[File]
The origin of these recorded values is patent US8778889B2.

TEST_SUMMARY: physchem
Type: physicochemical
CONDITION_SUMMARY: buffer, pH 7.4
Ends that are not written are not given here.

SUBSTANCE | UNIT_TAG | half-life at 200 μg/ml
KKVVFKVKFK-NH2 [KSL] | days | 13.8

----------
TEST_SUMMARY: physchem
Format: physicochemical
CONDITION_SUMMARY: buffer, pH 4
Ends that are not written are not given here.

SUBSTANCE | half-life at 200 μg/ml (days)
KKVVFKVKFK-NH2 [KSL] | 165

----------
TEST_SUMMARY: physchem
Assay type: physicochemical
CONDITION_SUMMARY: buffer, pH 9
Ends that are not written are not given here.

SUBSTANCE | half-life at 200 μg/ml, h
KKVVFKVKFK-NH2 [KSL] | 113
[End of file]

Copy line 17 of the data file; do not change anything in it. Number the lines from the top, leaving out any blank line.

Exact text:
Assay type: physicochemical